Q: What is the state of press freedom in your country?
CE: When I started thirty years ago, it was a very different situation. You couldn’t even mention there was another political party besides the one that was ruling the country. We have come a long way. Ten years ago, we still had a very tough situation, but now it is different; we are working very hard. We know we’ll never have a perfect situation--I don’t think any country has that--but we are a lot better than what we used to be, even ten years ago.
Q: What are the biggest challenges for women journalists in your country?
CE: I think professionally speaking, you can go as far as you set your mind to. You will have some challenges in the sense that a woman can be treated differently at the time you are requesting the information or getting it, but you will always get whatever you want to get. I mean, I have no doubt about it. The terrible situation is in terms of salary, in terms of positions. It is very tough, as a matter of fact…and you will hardly ever see a woman making decisions as to what to cover or how to cover it, and you will hardly see a woman in my position, for example, who produces independently. I am the only one in the border region, the largest and most visited region between Mexico and the United States. That tells you something.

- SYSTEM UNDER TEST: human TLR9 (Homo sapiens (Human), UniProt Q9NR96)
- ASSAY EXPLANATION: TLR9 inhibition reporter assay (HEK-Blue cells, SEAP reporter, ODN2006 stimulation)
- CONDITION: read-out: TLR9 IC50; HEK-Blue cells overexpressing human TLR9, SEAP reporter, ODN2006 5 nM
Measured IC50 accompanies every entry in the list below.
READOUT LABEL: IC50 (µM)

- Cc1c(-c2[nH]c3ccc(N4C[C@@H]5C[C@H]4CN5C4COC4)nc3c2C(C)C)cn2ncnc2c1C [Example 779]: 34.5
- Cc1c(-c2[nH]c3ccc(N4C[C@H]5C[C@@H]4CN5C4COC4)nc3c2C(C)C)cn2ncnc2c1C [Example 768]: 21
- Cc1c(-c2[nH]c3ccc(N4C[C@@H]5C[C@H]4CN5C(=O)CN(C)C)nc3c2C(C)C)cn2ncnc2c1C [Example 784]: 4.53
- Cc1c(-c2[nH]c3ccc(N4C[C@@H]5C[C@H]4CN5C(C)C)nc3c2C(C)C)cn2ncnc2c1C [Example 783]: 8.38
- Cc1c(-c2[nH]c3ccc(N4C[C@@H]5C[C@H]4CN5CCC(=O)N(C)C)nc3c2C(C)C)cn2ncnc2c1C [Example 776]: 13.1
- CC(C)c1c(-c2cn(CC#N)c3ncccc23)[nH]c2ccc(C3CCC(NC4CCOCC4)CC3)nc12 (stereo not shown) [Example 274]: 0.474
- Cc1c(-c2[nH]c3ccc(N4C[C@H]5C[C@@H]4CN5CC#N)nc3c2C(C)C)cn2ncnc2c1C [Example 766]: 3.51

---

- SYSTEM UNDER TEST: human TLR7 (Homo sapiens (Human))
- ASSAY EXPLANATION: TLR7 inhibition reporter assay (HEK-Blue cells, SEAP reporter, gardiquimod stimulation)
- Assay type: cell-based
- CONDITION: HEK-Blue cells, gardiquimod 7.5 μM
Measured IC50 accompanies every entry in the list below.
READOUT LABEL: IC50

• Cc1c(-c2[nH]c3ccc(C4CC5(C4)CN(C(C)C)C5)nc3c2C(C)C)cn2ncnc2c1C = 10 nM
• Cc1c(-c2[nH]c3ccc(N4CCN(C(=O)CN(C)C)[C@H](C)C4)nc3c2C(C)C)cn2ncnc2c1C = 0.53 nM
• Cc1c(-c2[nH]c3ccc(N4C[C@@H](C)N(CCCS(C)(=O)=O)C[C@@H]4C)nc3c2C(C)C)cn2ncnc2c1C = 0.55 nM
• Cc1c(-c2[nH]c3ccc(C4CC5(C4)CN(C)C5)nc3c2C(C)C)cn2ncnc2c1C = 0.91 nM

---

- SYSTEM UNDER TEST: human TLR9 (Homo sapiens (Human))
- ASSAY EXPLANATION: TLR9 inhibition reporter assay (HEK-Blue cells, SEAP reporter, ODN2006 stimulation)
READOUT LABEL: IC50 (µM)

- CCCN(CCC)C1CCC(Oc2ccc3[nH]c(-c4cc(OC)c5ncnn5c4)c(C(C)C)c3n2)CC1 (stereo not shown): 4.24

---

Q: How do you and other women journalists face these challenges?
CE: What I basically do is focus on the work that I really want to do because I am really convinced that is what the viewers need to know and want to know. And I guess everything else comes with that--money, recognition, and anything you might expect will come with that.